Any measure that seeks to prohibit a person's ability to accept and offer different forms of payment would be unconstitutional.
    Last edited by Demon of Light; 03-22-11 at 07:54 PM.
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    Re: Liberty Dollar creator convicted in federal court

    Quote Originally Posted by Demon of Light View Post
    I am more than willing to allow that an action may be illegal even while supporting it. Just like I am capable of believing an action is legal while opposing it. Here I believe it is legal and I support it. My point about prejudicing the jury was backed up by my source noting some of the things put forward as part of the prosecution's case. The T-shirt about the U.S. mint has no conceivable relevance to any aspect of the charges except to serve as a piece of information that might shape the jury into holding negative views towards the defendant. "Evidence" like that makes me wonder what else the prosecution tried to feed the jury, especially when the U.S. attorney in that area is likening it to domestic terrorism.



    Any measure that seeks to prohibit a person's ability to accept and offer different forms of payment would be unconstitutional.

    That may be but I'm talking about your belief that he's not guilty of the charges. You say "my source", what source?
    Quote Originally Posted by Free_Radical View Post

    And I wasn't making an appeal to authority, I was making an appeal to the philosophical body of work of the founders, the worth and content of which should be well-known to anyone with a cursory understanding of basic history and philosophy.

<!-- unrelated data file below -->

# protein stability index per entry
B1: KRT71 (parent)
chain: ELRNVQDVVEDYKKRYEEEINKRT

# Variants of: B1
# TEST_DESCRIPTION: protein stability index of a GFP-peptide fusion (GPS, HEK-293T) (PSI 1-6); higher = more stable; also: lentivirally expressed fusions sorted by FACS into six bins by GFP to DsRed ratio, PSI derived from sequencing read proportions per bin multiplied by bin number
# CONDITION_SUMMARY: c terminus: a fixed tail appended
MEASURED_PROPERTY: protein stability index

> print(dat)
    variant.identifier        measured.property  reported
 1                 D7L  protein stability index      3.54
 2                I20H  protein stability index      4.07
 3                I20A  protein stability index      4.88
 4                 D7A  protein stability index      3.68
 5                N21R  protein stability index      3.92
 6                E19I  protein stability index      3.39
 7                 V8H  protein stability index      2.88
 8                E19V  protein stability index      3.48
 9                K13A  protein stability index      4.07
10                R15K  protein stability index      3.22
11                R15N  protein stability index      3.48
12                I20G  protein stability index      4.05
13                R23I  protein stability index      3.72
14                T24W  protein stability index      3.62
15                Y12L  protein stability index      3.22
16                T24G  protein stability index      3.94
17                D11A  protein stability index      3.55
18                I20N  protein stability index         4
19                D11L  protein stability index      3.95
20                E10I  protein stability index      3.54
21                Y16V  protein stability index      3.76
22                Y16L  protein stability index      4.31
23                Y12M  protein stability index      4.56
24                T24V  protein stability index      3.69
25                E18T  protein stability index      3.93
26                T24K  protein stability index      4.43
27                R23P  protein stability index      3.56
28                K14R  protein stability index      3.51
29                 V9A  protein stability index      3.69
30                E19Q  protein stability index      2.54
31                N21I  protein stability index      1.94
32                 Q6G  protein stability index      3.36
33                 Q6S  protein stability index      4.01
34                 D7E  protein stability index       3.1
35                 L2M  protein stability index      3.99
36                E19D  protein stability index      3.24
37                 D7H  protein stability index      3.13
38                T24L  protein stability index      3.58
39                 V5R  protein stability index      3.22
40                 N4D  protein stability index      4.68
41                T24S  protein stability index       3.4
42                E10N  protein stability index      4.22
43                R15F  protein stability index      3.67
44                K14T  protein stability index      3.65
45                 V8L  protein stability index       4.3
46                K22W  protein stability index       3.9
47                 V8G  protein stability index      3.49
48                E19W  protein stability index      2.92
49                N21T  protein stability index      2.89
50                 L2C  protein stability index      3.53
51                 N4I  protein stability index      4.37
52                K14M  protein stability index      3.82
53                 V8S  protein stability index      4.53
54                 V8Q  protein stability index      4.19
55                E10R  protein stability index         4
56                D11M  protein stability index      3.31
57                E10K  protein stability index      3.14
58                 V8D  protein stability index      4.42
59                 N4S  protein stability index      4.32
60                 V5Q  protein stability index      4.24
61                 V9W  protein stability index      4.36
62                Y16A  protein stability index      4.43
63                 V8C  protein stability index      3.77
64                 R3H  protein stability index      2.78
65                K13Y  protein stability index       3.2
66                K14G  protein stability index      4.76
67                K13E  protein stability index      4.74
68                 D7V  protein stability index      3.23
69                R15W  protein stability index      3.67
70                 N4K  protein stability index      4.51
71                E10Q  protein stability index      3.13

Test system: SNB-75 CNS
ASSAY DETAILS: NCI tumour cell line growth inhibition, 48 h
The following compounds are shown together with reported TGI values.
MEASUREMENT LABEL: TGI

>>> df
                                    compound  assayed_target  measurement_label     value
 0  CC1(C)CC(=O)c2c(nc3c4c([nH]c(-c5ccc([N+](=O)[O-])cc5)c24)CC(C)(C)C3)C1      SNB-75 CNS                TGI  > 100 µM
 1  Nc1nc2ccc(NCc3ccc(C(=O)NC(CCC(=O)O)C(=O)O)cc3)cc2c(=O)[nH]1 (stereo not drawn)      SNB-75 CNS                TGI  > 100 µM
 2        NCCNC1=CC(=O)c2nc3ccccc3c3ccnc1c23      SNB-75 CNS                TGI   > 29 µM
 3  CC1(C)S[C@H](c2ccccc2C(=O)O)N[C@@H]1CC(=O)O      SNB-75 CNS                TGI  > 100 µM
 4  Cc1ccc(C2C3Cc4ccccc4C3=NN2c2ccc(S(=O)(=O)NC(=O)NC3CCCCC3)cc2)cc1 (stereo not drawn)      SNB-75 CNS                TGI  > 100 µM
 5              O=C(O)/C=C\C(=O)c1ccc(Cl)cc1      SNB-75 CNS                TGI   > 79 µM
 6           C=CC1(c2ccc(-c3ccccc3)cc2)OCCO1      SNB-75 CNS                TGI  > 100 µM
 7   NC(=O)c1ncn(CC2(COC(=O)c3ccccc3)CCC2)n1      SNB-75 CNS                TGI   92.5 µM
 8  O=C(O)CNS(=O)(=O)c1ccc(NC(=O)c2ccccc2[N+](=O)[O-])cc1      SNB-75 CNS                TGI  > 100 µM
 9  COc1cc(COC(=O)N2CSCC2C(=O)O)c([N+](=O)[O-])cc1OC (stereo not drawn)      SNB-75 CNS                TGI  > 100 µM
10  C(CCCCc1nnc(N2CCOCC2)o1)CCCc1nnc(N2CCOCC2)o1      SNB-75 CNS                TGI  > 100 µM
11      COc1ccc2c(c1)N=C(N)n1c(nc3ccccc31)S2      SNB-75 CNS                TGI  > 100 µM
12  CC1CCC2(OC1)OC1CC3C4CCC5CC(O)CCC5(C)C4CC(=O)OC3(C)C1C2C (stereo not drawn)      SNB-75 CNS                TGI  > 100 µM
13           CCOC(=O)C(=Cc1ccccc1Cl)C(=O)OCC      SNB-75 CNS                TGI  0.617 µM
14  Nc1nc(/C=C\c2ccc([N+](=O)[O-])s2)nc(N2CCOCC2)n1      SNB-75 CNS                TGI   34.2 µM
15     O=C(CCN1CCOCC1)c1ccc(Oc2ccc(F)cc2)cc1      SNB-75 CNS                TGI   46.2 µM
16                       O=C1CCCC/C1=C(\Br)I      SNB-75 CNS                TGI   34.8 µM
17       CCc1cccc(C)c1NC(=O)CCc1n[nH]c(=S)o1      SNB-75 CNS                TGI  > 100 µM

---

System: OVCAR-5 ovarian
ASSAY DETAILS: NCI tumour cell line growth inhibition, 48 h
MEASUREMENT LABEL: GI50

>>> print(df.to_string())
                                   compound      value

Brian

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    Re: Liberty Dollar creator convicted in federal court

    Quote Originally Posted by nonpareil View Post
    That may be but I'm talking about your belief that he's not guilty of the charges.
    I know what you are talking about, but it seems the unstated accusation would be that I am somehow biased in my consideration of the legal question. There is no reason for me to be biased and I make a point of objectively evaluating technical matters like this.

    You say "my source", what source?
    It was just two pages back that I posted it.
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    Re: Liberty Dollar creator convicted in federal court

    Quote Originally Posted by Demon of Light View Post
    Interestingly the raid on their offices occurred around the same time that Ron Paul's campaign was making serious financial and popular gains.
    I don't believe the raid had anything to do per se with Ron Paul's campaign. FWIW, the Ron Paul coins would have amounted to an in-kind campaign contribution. Such contributions are legal if they are disclosed by the campaigns receiving them. Given the timing of the raid, no campaign finance issues were raised by the coin's having been minted.

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    Re: Liberty Dollar creator convicted in federal court

    Quote Originally Posted by Demon of Light View Post
    Any measure that seeks to prohibit a person's ability to accept and offer different forms of payment would be unconstitutional.
    I'm not disagreeing. I think bartering and what have you should be allowed. I just thought that there would probably be a law or executive order against competing currencies because that sounds like something the government would do.